For all it’s strengths, Scott Milton’s 2010 album The High Road was still the work of a project in the process of coalescing creatively, experimenting with the styles and sounds of its influences. As he alluded to in his interview with I Die: You Die back in July, Milton’s sophomore album as The Present Moment Loyal to a Fault is a much more focused affair, zeroing in on a distinct sound in a spectrum that contains both the warmth of synthpop and the austerity of post-punk, pushing past the debut’s hesitancy with refreshing confidence.
The album was written and recorded in collaboration with Philipp Münch, whose own work as The Rorschach Garden is fairly proximate to the sound of Loyal to a Fault if you’re looking for a good point of comparison. One might be tempted to assign the project’s evolution to the former’s creative input if Scott Milton didn’t emerge so fully as a vocalist. With an assurance that characterizes the album as a whole, he acquits himself admirably right from the jump on opener “The Start”, a sparse bass and drum workout with Hannett-like production touches. The same mode appears again on “The Distance Between Us” and “Rejection”, each of which features clever tonal shifts that hinge on Milton’s delivery. That poise plays just as well on the occasional foray into full-on synthpop like the OMD-esque “New Day” or the title track (which appears on the album’s bandcamp version as a Vince Clarke edit that is the most, uh, Vince Clarke-sounding thing this side of Upstairs at Eric’s).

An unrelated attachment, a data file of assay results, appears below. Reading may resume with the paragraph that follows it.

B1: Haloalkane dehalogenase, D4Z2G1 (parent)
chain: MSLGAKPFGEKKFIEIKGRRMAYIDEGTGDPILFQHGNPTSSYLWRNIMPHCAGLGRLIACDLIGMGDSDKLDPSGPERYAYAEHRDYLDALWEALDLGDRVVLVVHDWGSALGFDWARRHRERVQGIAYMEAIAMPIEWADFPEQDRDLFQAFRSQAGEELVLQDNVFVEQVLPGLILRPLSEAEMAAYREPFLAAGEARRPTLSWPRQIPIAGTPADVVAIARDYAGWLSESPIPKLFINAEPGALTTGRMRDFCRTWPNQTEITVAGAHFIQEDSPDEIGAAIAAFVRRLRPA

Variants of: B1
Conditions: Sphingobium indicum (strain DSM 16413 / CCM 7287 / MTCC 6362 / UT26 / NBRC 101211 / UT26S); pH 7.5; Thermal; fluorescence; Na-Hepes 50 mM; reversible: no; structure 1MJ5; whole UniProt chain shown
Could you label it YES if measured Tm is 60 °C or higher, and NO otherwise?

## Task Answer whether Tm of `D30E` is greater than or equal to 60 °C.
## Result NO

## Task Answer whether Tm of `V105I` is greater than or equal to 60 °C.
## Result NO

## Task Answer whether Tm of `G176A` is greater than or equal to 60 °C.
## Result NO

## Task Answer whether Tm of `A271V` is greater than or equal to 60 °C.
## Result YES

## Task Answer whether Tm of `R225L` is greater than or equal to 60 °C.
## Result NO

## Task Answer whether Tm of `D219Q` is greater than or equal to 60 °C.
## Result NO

Appearing roughly at the halfway mark, “Intrigue” makes perhaps the best case for The Present Moment as a band worth paying attention to. Jettisoning the minimalism of much of the album’s first half in favor of a slow build to a sparkling climax where the project truly comes into its own, it’s a singular moment where the band escapes easy categorization and attempts to trainspot their influences. Although it’s most certainly the highlight, the insidiously catchy penultimate song “Feast on Fire” is an almost equally good example of what they’re capable of.
I Die: You Die’s expectations (bolstered by a steady release of pre-album leaks of various stripes) for Loyal to a Fault were high, and without doing a disservice to Messrs Milton and Münch by descending into hyperbole, we’re pleased by how fully-formed the album is on arrival. Flying in the face of the current vogue for detached, affectless coldwave, it’s an unadorned, emotionally resonant collection of songs, and one that will most certainly be worthy of consideration as one of the year’s best in a few months.